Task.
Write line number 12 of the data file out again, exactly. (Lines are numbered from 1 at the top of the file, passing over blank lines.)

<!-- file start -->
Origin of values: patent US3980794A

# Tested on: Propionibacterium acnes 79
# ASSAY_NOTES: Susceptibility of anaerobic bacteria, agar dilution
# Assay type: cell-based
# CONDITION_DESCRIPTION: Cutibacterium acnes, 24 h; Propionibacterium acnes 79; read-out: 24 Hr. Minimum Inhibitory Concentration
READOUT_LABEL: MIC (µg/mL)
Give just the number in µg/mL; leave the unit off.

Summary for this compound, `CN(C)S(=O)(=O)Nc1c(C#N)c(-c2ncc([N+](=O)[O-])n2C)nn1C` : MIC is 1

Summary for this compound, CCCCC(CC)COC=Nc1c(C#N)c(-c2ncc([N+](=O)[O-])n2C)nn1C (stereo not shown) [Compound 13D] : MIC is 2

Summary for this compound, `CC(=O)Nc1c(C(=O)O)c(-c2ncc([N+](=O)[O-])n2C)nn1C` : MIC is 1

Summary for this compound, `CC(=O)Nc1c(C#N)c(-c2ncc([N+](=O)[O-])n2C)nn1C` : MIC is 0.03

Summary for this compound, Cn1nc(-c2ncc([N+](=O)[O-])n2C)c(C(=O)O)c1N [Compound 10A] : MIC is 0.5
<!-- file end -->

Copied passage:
Summary for this compound, Cn1nc(-c2ncc([N+](=O)[O-])n2C)c(C(=O)O)c1N [Compound 10A] : MIC is 0.5